City Council unanimously confirms Frazier to six-year term But some members upset with police commissioner

April 16, 1996|By Robert Guy Matthews | Robert Guy Matthews,SUN STAFF

Baltimore Police Commissioner Thomas C. Frazier won unanimous confirmation to a six-year term last night despite complaints from some City Council members that he is not tough enough on small-time drug violators.

"I stand in support [of Mr. Frazier] but with hesitation," said 2nd District Councilman Anthony J. Ambridge.

Mr. Ambridge, Council President Lawrence A. Bell III and 3rd District Councilman Martin O'Malley are upset that Mr. Frazier in January announced a new crime-fighting strategy that de-emphasizes arrests for possession of small quantities of drugs and emphasizes taking guns off the streets.

Mr. Ambridge and Mr. Bell also are upset about Mr. Frazier's statement that he would rather spend tax dollars to treat chronic drug abusers and not to jail them.

"The primary role of the Police Department is to fight crime on every single level," Mr. Bell said. "The police commissioner should not be the one to take the lead on decriminalization or medicalization."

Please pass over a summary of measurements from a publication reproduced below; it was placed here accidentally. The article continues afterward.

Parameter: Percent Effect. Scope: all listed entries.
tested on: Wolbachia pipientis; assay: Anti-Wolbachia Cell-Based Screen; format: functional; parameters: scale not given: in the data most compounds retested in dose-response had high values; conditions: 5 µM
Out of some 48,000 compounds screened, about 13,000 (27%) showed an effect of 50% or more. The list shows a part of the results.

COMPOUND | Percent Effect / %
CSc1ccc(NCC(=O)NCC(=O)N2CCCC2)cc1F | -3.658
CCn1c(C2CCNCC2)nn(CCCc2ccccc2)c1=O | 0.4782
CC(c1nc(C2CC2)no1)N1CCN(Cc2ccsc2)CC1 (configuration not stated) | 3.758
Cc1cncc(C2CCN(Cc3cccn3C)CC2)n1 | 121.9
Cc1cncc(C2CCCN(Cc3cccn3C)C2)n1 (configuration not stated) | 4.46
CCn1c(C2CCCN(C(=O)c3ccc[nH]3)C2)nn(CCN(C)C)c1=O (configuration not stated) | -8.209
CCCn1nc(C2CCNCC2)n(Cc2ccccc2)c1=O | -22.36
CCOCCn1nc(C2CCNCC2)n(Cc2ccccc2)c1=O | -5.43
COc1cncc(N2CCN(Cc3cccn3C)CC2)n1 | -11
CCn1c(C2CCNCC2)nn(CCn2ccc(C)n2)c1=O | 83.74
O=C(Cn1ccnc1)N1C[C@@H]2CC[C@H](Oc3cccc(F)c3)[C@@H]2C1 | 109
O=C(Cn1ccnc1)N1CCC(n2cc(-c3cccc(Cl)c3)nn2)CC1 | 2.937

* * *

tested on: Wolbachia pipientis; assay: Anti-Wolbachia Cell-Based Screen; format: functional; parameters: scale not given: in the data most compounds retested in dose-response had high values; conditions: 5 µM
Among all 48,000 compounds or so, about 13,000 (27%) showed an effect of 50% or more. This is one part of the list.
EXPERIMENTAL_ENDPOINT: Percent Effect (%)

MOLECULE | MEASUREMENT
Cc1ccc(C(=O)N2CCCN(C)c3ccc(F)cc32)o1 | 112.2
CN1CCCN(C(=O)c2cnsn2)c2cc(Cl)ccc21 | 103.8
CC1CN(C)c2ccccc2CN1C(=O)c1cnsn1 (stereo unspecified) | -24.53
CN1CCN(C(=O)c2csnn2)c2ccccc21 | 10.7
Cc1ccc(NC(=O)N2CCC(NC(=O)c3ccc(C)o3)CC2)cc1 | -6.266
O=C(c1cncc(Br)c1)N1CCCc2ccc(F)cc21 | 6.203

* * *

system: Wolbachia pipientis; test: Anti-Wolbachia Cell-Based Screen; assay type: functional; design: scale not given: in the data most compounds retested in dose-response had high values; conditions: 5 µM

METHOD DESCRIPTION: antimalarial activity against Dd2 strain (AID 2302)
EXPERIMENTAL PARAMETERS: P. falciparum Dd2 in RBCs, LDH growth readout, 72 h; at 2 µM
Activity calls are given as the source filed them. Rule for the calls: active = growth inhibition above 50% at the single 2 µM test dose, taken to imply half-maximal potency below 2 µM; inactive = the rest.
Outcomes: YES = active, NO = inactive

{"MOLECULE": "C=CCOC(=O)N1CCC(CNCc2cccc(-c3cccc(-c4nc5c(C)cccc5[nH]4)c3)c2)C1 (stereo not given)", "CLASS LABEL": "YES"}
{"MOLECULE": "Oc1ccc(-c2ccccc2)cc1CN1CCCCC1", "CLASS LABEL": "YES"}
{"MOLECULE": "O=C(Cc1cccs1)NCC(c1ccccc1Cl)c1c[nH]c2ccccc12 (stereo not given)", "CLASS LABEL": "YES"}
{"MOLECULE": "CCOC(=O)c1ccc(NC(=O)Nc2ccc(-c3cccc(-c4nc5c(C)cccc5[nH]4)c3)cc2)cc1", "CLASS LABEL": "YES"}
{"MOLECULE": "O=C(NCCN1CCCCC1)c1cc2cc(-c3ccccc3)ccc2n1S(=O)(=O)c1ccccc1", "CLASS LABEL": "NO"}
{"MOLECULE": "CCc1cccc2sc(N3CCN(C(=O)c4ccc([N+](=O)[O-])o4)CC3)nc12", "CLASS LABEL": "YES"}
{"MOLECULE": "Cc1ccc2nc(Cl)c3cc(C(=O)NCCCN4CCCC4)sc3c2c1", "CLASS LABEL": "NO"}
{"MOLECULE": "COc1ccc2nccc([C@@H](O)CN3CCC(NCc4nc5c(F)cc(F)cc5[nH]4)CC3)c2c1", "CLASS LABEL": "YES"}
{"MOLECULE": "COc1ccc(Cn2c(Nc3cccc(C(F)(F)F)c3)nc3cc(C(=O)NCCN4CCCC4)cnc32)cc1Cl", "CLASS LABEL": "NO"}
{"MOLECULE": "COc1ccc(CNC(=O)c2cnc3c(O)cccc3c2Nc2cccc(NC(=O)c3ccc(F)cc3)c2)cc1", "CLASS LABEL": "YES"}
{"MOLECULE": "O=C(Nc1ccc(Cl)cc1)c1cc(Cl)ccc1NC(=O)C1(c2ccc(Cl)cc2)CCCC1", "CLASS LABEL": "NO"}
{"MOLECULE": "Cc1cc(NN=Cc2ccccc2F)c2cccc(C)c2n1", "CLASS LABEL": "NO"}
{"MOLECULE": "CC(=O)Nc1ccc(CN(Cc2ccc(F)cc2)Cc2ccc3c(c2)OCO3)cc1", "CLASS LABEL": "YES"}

Mr. Frazier, who was not present during last night's council meeting, said in earlier meetings with council members that his plans will make the city a safer place to live in the long run.

In a meeting two weeks ago with the Executive Appointments Committee, he said that arresting just one offender on minor drug charges means an officer has to spend almost four hours in the stationhouse to complete the paperwork, time that is lost to patrol duties.

"What if we applied that same logic to domestic violence [cases]?" Mr. O'Malley said last night.

Despite the criticisms, the 19-member council unanimously said last night he is a good choice to continue as the city's top law enforcement officer.

Mr. Frazier was hired in 1994 to lead the 3,100-member Police Department. Since then, he has brought about some controversial changes.

He backed a campaign to install video cameras on street corners so police could monitor activities.

In addition, Mr. Frazier purged his command staff, eliminating several positions to streamline police administration and took 300 officers from desk duty and put them back on street patrol.

His goals for this next term include making parks safer, putting more officers on the street, enlarging the successful Police Athletic Leagues and enlisting up to 10,000 block representatives who can organize neighborhood cleanups and help report crime.

Pub Date: 4/16/96

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